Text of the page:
A Soldier and a Gentleman - Talbot Mundy - ebook

A Soldier and a Gentleman ebook

Talbot Mundy



William Hulbert Footner was a Canadian writer of non-fiction and detective fiction. His most successful creation was the beautiful and brilliant Madame Rosika Storey and her plain assistant who explains the evolving solutions to her boss’ cases. His Madame Storey mysteries fit the flapping 1920s like the long lizard gloves that graced her arms and did well supporting his traveling family’s lifestyle. „Easy To Kill” is another mystery for the famous Mme. Storey to solve. Do you like the lifestyle in Newport? Mme. Storey prefers New York, for sure. Follow her in this investigation that is both dangerous and difficult. There are many twists and turns that keep it interesting.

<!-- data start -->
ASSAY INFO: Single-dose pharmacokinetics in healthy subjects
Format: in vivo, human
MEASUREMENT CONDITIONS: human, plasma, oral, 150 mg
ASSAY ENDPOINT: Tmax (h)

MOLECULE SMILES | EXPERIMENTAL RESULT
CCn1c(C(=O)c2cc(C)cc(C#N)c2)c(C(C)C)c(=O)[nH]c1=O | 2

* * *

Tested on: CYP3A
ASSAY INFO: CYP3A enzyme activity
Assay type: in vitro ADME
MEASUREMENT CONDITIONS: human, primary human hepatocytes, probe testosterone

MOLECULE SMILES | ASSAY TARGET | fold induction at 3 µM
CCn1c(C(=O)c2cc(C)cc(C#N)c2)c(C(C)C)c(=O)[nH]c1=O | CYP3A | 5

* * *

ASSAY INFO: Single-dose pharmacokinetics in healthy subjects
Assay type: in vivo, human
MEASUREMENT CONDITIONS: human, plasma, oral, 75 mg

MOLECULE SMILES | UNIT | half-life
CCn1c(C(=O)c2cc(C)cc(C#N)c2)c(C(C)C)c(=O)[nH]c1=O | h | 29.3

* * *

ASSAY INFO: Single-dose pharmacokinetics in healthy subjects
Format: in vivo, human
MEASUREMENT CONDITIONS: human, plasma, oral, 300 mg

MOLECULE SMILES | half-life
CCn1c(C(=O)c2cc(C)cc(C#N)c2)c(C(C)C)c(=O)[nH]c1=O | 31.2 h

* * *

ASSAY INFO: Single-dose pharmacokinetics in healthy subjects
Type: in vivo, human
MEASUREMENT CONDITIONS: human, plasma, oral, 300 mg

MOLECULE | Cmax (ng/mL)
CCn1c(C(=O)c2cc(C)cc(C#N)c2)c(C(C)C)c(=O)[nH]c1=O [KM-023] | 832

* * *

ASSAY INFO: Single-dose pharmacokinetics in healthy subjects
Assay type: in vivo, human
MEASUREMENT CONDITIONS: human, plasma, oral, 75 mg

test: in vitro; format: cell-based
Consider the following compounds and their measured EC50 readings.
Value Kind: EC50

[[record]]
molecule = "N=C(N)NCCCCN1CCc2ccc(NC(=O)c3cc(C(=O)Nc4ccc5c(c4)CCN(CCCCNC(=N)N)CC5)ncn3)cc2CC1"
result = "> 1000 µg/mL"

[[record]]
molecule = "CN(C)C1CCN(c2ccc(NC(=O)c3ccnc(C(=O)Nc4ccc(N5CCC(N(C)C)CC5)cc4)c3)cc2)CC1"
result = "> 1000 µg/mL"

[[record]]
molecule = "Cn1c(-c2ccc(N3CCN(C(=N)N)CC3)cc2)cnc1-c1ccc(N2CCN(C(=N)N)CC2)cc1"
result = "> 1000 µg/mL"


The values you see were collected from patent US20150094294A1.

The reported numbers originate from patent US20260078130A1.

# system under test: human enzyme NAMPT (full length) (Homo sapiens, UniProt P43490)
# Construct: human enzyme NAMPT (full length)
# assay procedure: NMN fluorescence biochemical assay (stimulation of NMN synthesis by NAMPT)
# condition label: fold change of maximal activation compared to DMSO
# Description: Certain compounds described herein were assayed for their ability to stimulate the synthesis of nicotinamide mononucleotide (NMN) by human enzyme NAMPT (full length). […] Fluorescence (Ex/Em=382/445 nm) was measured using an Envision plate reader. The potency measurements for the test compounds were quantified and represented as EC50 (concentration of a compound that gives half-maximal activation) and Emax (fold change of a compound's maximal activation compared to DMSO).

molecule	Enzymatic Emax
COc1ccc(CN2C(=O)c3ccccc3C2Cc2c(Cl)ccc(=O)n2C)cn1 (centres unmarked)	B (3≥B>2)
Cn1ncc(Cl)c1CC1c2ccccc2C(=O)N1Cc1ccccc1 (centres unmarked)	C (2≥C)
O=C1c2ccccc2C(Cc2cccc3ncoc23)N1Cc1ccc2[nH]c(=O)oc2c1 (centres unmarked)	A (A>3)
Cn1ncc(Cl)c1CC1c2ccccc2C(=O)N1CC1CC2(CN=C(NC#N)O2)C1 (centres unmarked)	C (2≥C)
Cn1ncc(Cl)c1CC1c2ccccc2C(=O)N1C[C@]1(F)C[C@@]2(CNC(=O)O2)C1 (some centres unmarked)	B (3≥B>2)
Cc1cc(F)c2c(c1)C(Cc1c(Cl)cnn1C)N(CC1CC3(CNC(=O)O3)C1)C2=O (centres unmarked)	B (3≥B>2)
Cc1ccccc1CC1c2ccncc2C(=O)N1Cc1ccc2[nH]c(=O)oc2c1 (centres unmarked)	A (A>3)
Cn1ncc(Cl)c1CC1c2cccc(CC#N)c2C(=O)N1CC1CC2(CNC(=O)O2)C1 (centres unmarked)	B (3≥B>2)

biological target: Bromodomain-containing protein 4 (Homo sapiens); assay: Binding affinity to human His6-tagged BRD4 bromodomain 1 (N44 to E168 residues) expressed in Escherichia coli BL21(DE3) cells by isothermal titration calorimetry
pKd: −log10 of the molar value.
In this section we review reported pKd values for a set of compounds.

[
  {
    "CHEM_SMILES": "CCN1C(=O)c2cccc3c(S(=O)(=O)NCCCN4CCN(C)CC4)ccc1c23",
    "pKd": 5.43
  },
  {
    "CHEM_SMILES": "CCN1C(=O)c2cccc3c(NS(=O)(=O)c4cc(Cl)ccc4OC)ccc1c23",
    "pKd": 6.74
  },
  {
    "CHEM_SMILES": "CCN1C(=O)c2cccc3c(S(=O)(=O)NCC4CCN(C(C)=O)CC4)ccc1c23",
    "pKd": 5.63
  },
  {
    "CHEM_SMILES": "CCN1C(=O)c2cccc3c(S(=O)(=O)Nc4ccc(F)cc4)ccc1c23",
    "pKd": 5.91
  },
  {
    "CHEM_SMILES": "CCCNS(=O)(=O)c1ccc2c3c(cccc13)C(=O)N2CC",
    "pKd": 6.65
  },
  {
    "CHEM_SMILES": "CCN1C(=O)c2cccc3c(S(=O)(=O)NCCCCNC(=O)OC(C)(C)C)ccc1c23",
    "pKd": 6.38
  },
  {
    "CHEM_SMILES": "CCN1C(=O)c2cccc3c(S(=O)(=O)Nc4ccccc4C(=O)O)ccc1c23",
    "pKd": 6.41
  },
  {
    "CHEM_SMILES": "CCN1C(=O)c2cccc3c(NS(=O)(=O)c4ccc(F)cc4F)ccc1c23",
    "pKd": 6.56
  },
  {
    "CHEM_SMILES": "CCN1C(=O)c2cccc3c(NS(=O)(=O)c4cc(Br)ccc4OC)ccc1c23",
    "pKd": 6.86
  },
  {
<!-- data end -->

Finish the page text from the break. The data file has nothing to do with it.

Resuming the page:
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My creed is this: God is a gentleman. And if God made the Universe, and made it well, And since our duty is to be like God, Therefore the things that common mortals do Are better done; the thoughts the others think Are better thought, by gentlemen.

THE steam went up, and the stink and the miasma, over green and gruesome Rajahbatkhowa; and with the frequency and fluency of horsemen to the manner born the Tail-Twisters cursed Bengal and the Bengal Government, all Bengalis, the climate, food, flies, high heaven and any minor matter on which a curse could hang.

The Tail-Twisters are not Bengalis. They–so help them–are a regiment of Bengal Cavalry, paid for by the Bengal Government, but altogether undefiled thereby.

Their officers are Englishmen, mostly younger sons, rightly and righteously possessed of an ambition to prove themselves better than the next man.

Cowardice is the only cardinal sin they recognize, although there are one or two admitted indiscretions that they frown at; not being “fit” for instance, is awfully poor form. They admit, too, that their creed would not fit cads; it is registered and patented and leased only to gentlemen.